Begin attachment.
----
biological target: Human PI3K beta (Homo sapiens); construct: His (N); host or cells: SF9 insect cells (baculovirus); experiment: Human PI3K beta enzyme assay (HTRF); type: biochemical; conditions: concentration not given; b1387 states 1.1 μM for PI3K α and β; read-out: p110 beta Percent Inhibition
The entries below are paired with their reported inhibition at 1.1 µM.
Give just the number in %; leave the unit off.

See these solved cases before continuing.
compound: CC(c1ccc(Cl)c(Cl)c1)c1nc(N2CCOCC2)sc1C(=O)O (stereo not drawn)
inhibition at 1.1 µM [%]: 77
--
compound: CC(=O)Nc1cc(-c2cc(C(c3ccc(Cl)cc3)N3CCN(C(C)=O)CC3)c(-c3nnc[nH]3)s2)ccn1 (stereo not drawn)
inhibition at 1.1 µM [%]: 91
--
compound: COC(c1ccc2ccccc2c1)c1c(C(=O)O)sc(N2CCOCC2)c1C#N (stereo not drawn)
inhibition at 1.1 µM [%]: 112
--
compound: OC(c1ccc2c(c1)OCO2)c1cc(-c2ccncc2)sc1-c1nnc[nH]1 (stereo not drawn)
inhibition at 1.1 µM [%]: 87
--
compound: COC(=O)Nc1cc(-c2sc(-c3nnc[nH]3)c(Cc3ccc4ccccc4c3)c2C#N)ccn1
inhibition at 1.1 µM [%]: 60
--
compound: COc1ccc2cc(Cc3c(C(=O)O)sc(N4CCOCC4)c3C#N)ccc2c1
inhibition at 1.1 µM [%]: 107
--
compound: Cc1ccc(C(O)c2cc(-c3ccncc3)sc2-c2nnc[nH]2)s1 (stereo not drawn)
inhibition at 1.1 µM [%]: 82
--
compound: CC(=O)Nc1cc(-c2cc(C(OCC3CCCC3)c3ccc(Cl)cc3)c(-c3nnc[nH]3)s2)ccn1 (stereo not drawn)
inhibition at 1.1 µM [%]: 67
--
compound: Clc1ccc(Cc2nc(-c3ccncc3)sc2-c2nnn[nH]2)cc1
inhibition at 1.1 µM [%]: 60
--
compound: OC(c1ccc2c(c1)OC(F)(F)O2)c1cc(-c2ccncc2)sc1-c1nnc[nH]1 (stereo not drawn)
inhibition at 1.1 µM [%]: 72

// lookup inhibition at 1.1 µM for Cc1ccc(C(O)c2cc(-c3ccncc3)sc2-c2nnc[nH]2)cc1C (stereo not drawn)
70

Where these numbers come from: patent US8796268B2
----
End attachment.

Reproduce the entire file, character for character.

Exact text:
biological target: Human PI3K beta (Homo sapiens); construct: His (N); host or cells: SF9 insect cells (baculovirus); experiment: Human PI3K beta enzyme assay (HTRF); type: biochemical; conditions: concentration not given; b1387 states 1.1 μM for PI3K α and β; read-out: p110 beta Percent Inhibition
The entries below are paired with their reported inhibition at 1.1 µM.
Give just the number in %; leave the unit off.

See these solved cases before continuing.
compound: CC(c1ccc(Cl)c(Cl)c1)c1nc(N2CCOCC2)sc1C(=O)O (stereo not drawn)
inhibition at 1.1 µM [%]: 77
--
compound: CC(=O)Nc1cc(-c2cc(C(c3ccc(Cl)cc3)N3CCN(C(C)=O)CC3)c(-c3nnc[nH]3)s2)ccn1 (stereo not drawn)
inhibition at 1.1 µM [%]: 91
--
compound: COC(c1ccc2ccccc2c1)c1c(C(=O)O)sc(N2CCOCC2)c1C#N (stereo not drawn)
inhibition at 1.1 µM [%]: 112
--
compound: OC(c1ccc2c(c1)OCO2)c1cc(-c2ccncc2)sc1-c1nnc[nH]1 (stereo not drawn)
inhibition at 1.1 µM [%]: 87
--
compound: COC(=O)Nc1cc(-c2sc(-c3nnc[nH]3)c(Cc3ccc4ccccc4c3)c2C#N)ccn1
inhibition at 1.1 µM [%]: 60
--
compound: COc1ccc2cc(Cc3c(C(=O)O)sc(N4CCOCC4)c3C#N)ccc2c1
inhibition at 1.1 µM [%]: 107
--
compound: Cc1ccc(C(O)c2cc(-c3ccncc3)sc2-c2nnc[nH]2)s1 (stereo not drawn)
inhibition at 1.1 µM [%]: 82
--
compound: CC(=O)Nc1cc(-c2cc(C(OCC3CCCC3)c3ccc(Cl)cc3)c(-c3nnc[nH]3)s2)ccn1 (stereo not drawn)
inhibition at 1.1 µM [%]: 67
--
compound: Clc1ccc(Cc2nc(-c3ccncc3)sc2-c2nnn[nH]2)cc1
inhibition at 1.1 µM [%]: 60
--
compound: OC(c1ccc2c(c1)OC(F)(F)O2)c1cc(-c2ccncc2)sc1-c1nnc[nH]1 (stereo not drawn)
inhibition at 1.1 µM [%]: 72

// lookup inhibition at 1.1 µM for Cc1ccc(C(O)c2cc(-c3ccncc3)sc2-c2nnc[nH]2)cc1C (stereo not drawn)
70

Where these numbers come from: patent US8796268B2